Q What can ex offenders do to help reduce their insurance premium? Firstly do not waste money buying a worthless policy without disclosure! Be honest disclosing convictions to the right insurance broker should not cause a problem. Correct disclosure does not always mean increased insurance premiums but it defiantly means you are insured. Q What do you think the future holds for ex offenders facing insurance issues? The Financial Services Authority has been aware of the bad practice of unfairly treating ex offenders and other socially or financially excluded groups. Current figures suggest there are 8 million people in the UK with unspent criminal convictions, which consequently affects other family members. If you are affected by any of the issues raised in this article and would like a quotation for home insurance, residential landlords policies or business insurance visit www.comparecrazy.com
Useful Addresses Apex
Prison Reform Trust
Apex House 74-76 Charles St,
15 Northburgh St, London. EC1V 0JR
Leicester. LE1 1FB
Tel: 0116 261 6510
Prisoners' freephone information line 0808 802 0060. Mon 3.30- 7.30, Tues and Thurs 3.30-5.30 www.prisonreformtrust.org.uk.
Futures Unlocked 9 Newarke Street, Leicester. LE1 5SN.
Shannon Trust (Toe by Toe)
0116 2553742 email@example.com
38 Edbury St, London. SW1W 0LU. 020 77304917.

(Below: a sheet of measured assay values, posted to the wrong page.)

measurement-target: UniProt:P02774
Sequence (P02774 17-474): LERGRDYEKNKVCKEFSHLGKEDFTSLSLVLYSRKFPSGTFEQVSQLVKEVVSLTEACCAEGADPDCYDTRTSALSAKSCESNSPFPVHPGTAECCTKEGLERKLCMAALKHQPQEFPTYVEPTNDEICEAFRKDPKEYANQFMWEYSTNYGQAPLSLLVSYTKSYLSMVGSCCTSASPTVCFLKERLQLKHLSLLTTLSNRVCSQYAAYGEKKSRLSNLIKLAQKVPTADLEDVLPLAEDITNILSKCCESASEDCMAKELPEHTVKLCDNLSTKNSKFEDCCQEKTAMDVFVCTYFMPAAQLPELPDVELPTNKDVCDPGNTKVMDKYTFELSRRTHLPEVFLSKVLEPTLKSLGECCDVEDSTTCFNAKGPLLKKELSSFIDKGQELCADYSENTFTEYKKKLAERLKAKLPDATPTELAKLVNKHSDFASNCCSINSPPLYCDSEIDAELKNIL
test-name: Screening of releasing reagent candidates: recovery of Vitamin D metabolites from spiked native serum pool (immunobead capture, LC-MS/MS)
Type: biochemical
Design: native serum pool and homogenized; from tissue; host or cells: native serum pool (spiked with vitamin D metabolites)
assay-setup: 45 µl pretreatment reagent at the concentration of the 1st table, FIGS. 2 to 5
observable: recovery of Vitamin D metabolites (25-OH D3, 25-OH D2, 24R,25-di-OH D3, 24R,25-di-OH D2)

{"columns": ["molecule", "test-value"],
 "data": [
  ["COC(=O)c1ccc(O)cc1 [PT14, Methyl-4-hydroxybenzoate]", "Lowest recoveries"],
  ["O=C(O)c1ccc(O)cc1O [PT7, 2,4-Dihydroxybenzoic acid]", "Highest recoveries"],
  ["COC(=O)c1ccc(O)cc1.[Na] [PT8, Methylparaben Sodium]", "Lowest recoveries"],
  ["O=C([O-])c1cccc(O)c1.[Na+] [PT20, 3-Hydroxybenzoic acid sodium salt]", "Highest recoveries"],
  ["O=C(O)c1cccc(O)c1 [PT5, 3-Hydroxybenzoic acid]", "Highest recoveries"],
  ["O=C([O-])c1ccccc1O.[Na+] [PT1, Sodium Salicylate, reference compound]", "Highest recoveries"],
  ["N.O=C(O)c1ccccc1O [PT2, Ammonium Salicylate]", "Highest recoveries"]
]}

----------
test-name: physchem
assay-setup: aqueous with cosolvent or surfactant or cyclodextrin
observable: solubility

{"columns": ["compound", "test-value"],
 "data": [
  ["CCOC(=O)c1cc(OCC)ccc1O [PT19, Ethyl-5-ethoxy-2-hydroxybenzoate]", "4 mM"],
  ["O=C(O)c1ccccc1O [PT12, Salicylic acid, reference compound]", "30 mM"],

Gay Rights in Prison
48 Princess Terrace Brighton BN2 5JS
Prisons Education Trust Wandle House, Riverside Drive, Mitcham, Surrey CR4 4BU.
Koestler Arts Centre 168a Du Cane Rd, London. W12 OTX.
020 87400333. firstname.lastname@example.org Unlock Leicestershire Cares 42 Tower St, Leicester. LE1 6WT. 0116 2756490. email@example.com Nacro Park Place, 10-12 Lawn Lane, London. SW8 1UD. 020 78407200 www..nacro.org.uk. Prison Radio Association PO Box 54677, London. N16 7US. www.prisonradioassociation.org.
35a High Street, Snodland. Kent ME6 5AG. 01634 247350. firstname.lastname@example.org Youth Justice Board 11 Carteret St, London. SW1H 9DL. 020 72713033 email@example.com Lincolnshire Action Trust Witham Park, Waterside S, Lincoln. LN5 7JH 01522 806611
Community Media Hub Central Reference & Learning Library Bishop Street Leicester LE1 6AA
Tel: 0116 2995413 Mobile: 07762695983 E-mail: firstname.lastname@example.org Facebook: Web: www.inomag.org